Dennis: It’s been a logical way of thinking for the past several years. It’s been the proper way of thinking for the past several years. What bothers me is it is now so universally accepted, so utterly embraced by everyone that I’m beginning to wonder what happens when everyone is already heavily invested in the markets. And who is the last buyer to be a buyer, who is the last buyer to come in and take prices higher? I worry about the fact that, as I said in many other instances, Justice Kennedy got worried about stock prices. When his shoe client Shoeshine boy came in with stock tips. I started to see things like Robin Hood expanding as dramatically as it has stacks expanding as dramatically as they are meme stocks being embraced by one and all and the public utterly as I was telling somebody the other day. My email is filled every morning with people explaining to me why I should be involved in trading options, why I should be involved in trading stocks, why I should be involved in meme stocks? And the public’s awareness of the stock market is to me a bit frightening and too many people are involved. So it reminds me too much of speculative, enthusiastic environments in times past that always end up in tears. I don’t doubt for a minute that stock prices can go higher. I think you’re in almost a panic, parabolic type of atmosphere right now, but this will end badly within the next year or two.
Buck: Given that, where do you think people ought to be? I don’t know if it’s investment advice per se, but I’m just curious what your take is. How does this all play out? You say it plays out badly, obviously, if you’re in oil, if you’re in commodities, if you’re in real estate or in the stock market, what’s safe haven in your view?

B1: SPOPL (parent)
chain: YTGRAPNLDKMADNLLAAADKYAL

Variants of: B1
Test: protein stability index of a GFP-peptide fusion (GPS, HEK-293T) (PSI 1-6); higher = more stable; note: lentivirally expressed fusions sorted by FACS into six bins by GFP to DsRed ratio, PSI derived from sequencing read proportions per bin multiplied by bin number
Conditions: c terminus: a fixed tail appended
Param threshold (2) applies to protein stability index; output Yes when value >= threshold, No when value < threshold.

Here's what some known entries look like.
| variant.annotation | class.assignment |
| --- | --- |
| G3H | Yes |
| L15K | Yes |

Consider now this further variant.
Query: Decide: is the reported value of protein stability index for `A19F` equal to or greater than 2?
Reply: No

Dennis: There are no safe havens. The only thing you can do is take safety precautions. You have no choice. I mean, the fear of being left behind is a monstrous psychological battle to be fought. You have to be long in the stock market, you have no choice. But the only way to do it is either buying stocks. And I think you buy less. Lower beta, higher dividend paying stocks. Energy stocks are, to me, probably the one place that is some safe haven of some sort. But you want to buy stocks with what’s underneath them to protect yourself. You want to sell calls above them to give you some income. The notion that we’ve seen that Tesla go parabolic in the last 50 to 48 hours. To me, it’s frightening, to say the very least. It makes no sense, but you have to earn upon the side of still being bullish on the stock market with protection. You can also use futures to head yourself if you need to. But I think buying puts is probably the best place to be. I think you want to own gold. There’s no question in my mind that you want to own gold rather than cryptocurrencies. I’ll be blunt, I have never understood cryptocurrencies. It’s for younger people than I am. It’s for higher tech people than I will ever be. I’ll leave other people wiser than I and more secularly involved than I trade into cryptos. But I think you want to own gold in an inflationary environment. So I think you want to err upon the side of owning stocks that pay good dividends and gold hits yourself and put on those stocks at the same time. I think that’s the place to be. I’m not sure there’s any safe haven. As in the past, you might have been able to go to the debt market, the treasury security debt market as a safe haven. I don’t think you can go there anymore.